A man and a women sit on a bench together, the woman is looking down with her arms crossing ignoring a man standing near her happily offering help. The other man on the bench however is taking the hand and offered help offered to him by another man nearby. Assistance, grateful, ungrateful, duality

The Other Side Of Parkinson’s

The name of the other individual in this piece and the location of our meeting has been changed to protect his identity.

As still a smoker (yes, I know), I often find myself in a room with other smokers or, as we say, "lepers." It was meeting one such smoker that I began to understand the 2 sides of Parkinson’s.

It was the first time I had entered the room. Not far from where I sat, I saw a man struggling to light his cigarette. I immediately recognized the tremors in his hands. Since my tremors were not as strong, I offered to help. Once he had his relaxing first puff, I asked: "Parkinson’s?" He seemed relieved when I told him that we were both members of a club no one ever expected to join.

Difficulty accepting the diagnosis

We exchanged details of our lives. He had once been an international political consultant, having traveled the world. He had abandoned this position when he was diagnosed 3 years earlier.

We talked about symptoms and medications, the help we needed from others, and how we were both diabetic. He lived with his sister and said she was there when he needed her. I said my husband is my support. This was followed by one of those uncomfortable pauses.

He turned to me and asked: "Do you know one of the worst things about the tremors?" I was about to answer when he said: "being a man and having to stand at a urinal. I’ve ruined several pairs of shoes in the last few years. I wish I could laugh, but it reminds me I’m not the person I was."

This resonated with me. I told him about an incident that had occurred not long before. I was in the bathroom. My husband came running when he heard me scream: "I went to graduate school. I was a therapist. I managed a research department. I was president of a writing community. AND I JUST PEED ON THE FLOOR!"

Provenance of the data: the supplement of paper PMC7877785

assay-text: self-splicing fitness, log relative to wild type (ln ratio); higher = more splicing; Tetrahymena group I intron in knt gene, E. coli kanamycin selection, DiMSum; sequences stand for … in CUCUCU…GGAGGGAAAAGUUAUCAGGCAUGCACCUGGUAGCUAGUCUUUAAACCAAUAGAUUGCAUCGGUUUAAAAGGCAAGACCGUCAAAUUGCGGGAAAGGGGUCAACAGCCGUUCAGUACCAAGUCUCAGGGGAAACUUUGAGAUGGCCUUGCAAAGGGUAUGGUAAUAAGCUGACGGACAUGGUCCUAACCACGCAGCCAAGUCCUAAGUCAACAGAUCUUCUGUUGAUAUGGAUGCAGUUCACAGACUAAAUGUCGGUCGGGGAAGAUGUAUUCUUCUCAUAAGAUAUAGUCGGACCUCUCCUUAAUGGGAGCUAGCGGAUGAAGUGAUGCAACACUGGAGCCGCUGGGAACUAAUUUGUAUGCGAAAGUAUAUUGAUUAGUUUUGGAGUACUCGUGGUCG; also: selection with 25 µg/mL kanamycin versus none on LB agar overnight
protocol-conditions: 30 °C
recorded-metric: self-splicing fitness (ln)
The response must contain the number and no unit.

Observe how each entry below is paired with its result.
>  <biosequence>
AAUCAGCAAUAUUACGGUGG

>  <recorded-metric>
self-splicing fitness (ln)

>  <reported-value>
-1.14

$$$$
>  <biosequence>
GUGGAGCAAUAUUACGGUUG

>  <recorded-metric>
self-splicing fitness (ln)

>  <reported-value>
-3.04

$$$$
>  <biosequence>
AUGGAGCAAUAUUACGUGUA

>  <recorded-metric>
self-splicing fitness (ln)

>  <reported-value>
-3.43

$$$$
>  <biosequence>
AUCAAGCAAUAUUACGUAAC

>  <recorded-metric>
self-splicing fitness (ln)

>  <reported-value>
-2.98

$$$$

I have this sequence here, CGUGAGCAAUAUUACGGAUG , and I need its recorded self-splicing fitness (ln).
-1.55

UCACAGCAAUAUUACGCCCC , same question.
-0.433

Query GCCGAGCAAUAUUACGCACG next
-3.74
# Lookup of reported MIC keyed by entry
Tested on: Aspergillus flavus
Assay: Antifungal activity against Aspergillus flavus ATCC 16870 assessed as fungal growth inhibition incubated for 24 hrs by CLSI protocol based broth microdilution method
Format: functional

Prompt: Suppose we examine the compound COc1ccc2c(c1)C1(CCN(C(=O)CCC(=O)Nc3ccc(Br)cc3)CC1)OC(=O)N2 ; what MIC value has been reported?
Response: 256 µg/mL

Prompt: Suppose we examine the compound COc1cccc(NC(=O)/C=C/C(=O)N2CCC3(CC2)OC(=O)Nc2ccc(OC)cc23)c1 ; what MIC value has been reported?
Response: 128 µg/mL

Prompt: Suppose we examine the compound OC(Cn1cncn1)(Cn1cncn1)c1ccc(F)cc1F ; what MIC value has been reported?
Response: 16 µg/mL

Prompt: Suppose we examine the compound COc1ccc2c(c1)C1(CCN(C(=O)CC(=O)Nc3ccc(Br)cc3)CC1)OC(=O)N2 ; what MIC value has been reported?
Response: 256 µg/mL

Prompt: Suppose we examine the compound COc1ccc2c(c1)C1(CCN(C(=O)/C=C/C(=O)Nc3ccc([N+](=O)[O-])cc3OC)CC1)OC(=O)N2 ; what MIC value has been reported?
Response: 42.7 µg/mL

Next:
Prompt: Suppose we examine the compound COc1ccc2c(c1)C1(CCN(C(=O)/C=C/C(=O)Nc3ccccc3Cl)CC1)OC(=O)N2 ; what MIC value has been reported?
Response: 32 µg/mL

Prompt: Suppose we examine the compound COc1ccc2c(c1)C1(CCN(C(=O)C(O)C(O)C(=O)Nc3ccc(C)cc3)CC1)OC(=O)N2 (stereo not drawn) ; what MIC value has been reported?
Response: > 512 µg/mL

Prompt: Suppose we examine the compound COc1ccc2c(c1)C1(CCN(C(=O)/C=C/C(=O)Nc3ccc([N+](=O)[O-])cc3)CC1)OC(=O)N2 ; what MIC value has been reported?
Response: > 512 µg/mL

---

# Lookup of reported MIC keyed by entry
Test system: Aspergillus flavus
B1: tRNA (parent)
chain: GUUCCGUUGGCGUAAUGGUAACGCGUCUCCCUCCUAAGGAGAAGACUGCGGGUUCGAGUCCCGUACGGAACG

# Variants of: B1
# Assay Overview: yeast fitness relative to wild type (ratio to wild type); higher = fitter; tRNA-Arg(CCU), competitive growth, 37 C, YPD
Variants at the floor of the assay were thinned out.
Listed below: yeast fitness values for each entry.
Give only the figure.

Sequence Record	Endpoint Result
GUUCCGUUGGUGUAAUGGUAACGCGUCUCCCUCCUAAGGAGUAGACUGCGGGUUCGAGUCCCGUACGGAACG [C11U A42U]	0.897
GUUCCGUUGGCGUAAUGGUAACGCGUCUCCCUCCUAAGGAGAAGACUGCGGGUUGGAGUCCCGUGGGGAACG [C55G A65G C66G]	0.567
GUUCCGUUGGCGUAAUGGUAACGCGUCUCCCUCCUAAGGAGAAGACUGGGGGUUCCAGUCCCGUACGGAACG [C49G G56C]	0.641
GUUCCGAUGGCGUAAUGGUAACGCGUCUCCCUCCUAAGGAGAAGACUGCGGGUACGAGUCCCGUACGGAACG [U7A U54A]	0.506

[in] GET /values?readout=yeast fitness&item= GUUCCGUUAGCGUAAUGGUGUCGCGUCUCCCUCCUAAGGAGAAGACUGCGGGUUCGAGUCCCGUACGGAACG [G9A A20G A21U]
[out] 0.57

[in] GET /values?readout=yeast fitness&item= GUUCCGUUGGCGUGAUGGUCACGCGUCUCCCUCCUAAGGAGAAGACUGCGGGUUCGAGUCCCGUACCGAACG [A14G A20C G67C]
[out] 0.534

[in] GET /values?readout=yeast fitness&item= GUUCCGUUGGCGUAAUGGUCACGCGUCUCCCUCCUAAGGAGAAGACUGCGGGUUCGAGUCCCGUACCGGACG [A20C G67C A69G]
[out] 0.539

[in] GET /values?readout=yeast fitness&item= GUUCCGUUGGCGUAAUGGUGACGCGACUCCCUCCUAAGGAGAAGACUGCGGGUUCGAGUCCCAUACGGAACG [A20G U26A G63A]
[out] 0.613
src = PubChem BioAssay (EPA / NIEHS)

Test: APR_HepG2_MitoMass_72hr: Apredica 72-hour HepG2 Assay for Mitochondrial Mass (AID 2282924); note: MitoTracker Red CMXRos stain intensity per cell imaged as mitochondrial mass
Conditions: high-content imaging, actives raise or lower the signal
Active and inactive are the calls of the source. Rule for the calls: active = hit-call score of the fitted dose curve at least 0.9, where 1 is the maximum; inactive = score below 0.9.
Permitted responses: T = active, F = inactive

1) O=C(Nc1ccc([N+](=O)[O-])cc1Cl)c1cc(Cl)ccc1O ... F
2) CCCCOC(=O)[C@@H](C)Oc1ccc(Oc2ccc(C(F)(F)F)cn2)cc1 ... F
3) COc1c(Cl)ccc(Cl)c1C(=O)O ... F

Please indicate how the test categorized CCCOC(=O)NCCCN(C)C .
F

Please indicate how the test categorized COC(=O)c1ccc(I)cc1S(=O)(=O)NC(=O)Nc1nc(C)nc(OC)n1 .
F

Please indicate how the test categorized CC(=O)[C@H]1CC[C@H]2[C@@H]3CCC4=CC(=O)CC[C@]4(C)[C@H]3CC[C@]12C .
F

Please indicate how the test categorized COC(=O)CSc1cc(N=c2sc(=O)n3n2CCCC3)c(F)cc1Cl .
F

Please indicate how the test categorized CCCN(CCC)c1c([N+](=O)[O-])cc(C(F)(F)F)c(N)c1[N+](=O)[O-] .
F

So it was evident that we both had difficulty accepting our new lives. We agreed to meet again the next day.

Two sides to the story

I was waiting for him when his sister raced into the room. I watched as she quickly lit her cigarette, her eyes darting back and forth between the door and windows.

"You talked with my brother, Richard yesterday. He’s going to be here any moment. I just needed to be away from him. I suppose he told you that I helped him. I’ll bet he didn’t tell you how much. I help him dress. If I didn’t give him his meds, he would never take them. He won’t get a caregiver, even though it would be paid for. He won’t go to the doctor. He has had infected toes. He lost 2 of them. My husband and I can’t go out. My husband worries about my health; he’s been losing weight." These words rushed out in just a few seconds.

We both looked up when Richard entered the room. The consequences of these conversations were twofold. First, after talking with his sister, I found it challenging to listen to Richard’s complaints. He had not talked about being grateful for his sister’s help.

I am grateful

Second, I went to find my husband. I had to tell him how grateful I am for all he does for me. I had to ask him if it’s become too much of a burden. Does helping me keep him from taking part in activities he enjoys?

It was a conversation that I recommend everyone with Parkinson’s should have with those that get them through each day.

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